To gain a deeper understanding of how revolutionary the New Deal was, read the book Three New Deals: Reflections on Roosevelt’s America, Mussolini’s Italy, and Hitler’s Germany, 1933-1939 by Wolfgang Schivelbusch, which details the similarities between the economic philosophy and programs of Roosevelt, Mussolini, and Adolf Hitler. Or just read this review of the book at reason.com by David Boaz of the Cato Institute.

When the Constitution called the federal government into existence, it provided a means by which people could change their governmental system. That process involved amending the Constitution to bring about the change. To prevent major structural changes from easily being made, the Framers intentionally made the amendment process difficult.

The important thing to keep in mind is that major change required a constitutional amendment. For example, when Americans wanted the federal government to criminalize the possession and distribution of alcohol, Congress couldn’t simply enact a law to that effect because that would constitute a major structural change in the government as it was originally established. That’s why people had to first amend the Constitution to permit such a law to be enacted.

Yet, nothing like that was ever done to enable FDR’s New Deal program to be adopted, notwithstanding the fact that a welfare state and a regulated economy were much bigger changes than Prohibition.

FDR justified his revolutionary changes by saying that the New Deal was intended to address the economic difficulties of the Great Depression, the big economic crisis in the 1930s.

However, two major problems arise with that justification:

First, there is nothing in the Constitution that permits federal officials to use crises to justify changing America’s free-market, free-enterprise system to a system based on mandatory charity and a government-controlled economy. In fact, the Framers understood that it is during crises that people are most in danger of losing their liberty and prosperity at the hands of their own government. Thus, they would never have approved using crises as an justification for avoiding the amendment process outlined in the Constitution.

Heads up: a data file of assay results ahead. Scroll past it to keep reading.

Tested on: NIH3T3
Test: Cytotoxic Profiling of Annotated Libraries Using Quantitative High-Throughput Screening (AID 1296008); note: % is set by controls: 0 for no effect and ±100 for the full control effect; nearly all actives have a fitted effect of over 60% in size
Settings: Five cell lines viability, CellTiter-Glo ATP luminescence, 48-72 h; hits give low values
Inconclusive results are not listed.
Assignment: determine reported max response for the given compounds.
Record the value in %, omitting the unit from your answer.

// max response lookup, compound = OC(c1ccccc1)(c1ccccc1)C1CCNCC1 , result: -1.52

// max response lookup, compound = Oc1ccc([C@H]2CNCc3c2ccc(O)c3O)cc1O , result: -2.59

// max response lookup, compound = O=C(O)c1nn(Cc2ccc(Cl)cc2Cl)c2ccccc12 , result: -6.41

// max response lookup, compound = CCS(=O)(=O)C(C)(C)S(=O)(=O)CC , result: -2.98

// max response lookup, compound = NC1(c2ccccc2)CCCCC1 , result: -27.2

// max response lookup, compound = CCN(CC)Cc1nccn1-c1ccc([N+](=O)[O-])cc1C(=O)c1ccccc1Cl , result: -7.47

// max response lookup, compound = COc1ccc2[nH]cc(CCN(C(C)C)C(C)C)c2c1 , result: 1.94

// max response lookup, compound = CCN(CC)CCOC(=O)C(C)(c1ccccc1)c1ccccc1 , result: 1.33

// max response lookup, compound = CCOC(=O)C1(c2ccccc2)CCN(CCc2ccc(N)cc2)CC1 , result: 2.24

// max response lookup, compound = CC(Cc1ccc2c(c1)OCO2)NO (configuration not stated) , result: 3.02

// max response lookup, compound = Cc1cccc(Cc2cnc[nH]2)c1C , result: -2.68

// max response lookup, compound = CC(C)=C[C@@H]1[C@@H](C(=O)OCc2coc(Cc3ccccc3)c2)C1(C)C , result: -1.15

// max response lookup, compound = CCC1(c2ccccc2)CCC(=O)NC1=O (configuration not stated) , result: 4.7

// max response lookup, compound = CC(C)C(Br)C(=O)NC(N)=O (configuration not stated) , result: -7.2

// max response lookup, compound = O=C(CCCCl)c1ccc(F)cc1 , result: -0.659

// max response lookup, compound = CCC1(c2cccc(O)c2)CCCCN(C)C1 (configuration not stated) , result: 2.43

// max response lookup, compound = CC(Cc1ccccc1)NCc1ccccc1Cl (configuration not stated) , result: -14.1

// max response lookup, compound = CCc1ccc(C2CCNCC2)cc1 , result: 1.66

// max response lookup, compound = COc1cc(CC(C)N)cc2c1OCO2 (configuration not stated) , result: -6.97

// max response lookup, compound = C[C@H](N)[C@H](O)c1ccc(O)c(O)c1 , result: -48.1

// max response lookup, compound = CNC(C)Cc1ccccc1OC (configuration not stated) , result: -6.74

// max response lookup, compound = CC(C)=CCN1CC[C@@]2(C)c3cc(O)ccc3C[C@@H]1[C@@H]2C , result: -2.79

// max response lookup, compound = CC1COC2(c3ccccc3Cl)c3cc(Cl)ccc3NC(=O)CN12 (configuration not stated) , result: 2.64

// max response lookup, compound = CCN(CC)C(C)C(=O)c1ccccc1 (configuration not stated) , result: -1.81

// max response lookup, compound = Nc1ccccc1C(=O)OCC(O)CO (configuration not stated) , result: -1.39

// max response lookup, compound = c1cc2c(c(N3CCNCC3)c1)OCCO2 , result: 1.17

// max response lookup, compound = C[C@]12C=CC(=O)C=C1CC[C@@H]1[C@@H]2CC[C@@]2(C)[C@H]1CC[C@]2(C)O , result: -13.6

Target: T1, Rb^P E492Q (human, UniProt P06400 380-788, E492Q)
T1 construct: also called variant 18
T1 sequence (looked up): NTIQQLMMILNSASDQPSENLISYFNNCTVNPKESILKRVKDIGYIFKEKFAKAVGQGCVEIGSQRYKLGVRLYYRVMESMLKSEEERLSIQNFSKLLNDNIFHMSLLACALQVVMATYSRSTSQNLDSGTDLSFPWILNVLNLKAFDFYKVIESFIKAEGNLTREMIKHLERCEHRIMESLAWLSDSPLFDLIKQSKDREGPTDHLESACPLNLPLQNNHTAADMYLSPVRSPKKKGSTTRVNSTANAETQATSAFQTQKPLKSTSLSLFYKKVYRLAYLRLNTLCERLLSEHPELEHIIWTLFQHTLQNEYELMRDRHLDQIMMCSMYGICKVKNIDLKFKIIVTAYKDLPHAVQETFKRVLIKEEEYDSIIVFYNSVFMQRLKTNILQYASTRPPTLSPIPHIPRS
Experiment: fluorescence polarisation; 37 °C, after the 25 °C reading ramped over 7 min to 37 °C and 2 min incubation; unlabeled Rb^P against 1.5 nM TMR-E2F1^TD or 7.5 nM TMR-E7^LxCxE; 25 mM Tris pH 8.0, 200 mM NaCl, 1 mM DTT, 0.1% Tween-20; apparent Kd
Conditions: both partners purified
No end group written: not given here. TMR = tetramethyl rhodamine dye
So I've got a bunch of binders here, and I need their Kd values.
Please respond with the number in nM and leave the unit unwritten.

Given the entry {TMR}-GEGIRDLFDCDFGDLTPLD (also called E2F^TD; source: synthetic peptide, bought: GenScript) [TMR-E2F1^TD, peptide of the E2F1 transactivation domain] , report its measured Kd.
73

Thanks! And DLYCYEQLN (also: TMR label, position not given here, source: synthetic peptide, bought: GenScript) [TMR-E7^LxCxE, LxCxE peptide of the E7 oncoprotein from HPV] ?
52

Second, the Great Depression ended more than 70 years ago. If Social Security and other New Deal programs were enacted to address the economic suffering during that economic crisis, then shouldn’t those programs have gone out of existence once the Great Depression was over?

The fact is that Roosevelt cleverly used a temporary economic emergency as a ruse to circumvent the amendment process in the Constitution as a way to permanently convert America’s economic system from one based on economic liberty and free markets to one based on socialism and interventionism. The fact that the Great Depression was caused by the Federal Reserve System, as Ludwig von Mises, Friedrich Hayek, and Milton Friedman have documented, and not, as FDR claimed, by America’s free-enterprise system, adds insult to injury.

Would Americans have amended the Constitution to convert the federal government to a welfare state (and, later, a national-security state)? Maybe, maybe not. But one thing is for sure: The New Deal was born in illegitimacy. More important, it has no place in a free society. It should be dismantled.

This post was written by:

Jacob G. Hornberger is founder and president of The Future of Freedom Foundation. He was born and raised in Laredo, Texas, and received his B.A. in economics from Virginia Military Institute and his law degree from the University of Texas. He was a trial attorney for twelve years in Texas. He also was an adjunct professor at the University of Dallas, where he taught law and economics. In 1987, Mr. Hornberger left the practice of law to become director of programs at the Foundation for Economic Education. He has advanced freedom and free markets on talk-radio stations all across the country as well as on Fox News’ Neil Cavuto and Greta van Susteren shows and he appeared as a regular commentator on Judge Andrew Napolitano’s show Freedom Watch. View these interviews at LewRockwell.com and from Full Context. Send him email.